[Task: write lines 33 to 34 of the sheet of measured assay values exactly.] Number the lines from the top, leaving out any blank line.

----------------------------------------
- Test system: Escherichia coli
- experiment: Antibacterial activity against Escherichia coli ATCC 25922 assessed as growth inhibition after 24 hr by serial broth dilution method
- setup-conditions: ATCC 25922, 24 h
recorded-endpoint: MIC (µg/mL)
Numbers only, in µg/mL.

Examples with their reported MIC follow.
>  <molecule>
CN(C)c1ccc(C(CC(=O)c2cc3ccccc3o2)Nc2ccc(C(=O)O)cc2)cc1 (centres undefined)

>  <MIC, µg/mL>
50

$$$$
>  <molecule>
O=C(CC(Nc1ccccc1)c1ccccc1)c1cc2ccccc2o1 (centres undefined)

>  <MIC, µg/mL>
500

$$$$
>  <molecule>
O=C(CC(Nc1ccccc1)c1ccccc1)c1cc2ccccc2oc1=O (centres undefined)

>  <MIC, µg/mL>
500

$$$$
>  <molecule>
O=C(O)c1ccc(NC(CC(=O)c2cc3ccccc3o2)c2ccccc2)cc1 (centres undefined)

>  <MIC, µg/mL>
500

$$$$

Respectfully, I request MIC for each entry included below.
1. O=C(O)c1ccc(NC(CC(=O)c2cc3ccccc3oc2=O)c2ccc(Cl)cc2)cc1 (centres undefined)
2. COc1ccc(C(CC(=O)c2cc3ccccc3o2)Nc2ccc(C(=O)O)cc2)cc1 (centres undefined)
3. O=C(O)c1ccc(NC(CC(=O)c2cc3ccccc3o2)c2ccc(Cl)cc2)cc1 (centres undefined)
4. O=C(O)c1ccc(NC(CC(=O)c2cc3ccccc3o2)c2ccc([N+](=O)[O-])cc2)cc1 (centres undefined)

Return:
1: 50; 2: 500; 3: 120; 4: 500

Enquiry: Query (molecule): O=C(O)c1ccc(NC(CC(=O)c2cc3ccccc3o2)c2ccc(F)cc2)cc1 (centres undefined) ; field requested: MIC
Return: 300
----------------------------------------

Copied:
1: 50; 2: 500; 3: 120; 4: 500

Enquiry: Query (molecule): O=C(O)c1ccc(NC(CC(=O)c2cc3ccccc3o2)c2ccc(F)cc2)cc1 (centres undefined) ; field requested: MIC